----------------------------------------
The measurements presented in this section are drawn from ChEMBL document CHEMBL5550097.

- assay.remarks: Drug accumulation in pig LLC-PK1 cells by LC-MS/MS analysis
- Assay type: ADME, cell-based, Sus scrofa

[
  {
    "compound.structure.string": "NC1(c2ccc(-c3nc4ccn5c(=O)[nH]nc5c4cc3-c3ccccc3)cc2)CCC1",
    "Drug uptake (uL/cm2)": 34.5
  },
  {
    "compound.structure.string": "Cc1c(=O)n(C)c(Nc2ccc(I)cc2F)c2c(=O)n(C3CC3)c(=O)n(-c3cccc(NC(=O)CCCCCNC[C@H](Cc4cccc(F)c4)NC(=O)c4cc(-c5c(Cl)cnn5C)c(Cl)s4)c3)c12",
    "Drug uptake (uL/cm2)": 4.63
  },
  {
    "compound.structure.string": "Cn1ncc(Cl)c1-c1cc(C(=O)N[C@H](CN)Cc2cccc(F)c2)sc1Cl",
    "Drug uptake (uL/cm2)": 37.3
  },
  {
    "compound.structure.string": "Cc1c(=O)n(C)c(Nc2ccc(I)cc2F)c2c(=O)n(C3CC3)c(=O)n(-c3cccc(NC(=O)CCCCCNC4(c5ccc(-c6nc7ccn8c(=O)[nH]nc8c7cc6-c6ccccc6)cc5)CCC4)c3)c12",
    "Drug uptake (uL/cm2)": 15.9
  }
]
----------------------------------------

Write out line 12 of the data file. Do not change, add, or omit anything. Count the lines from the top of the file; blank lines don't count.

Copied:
  },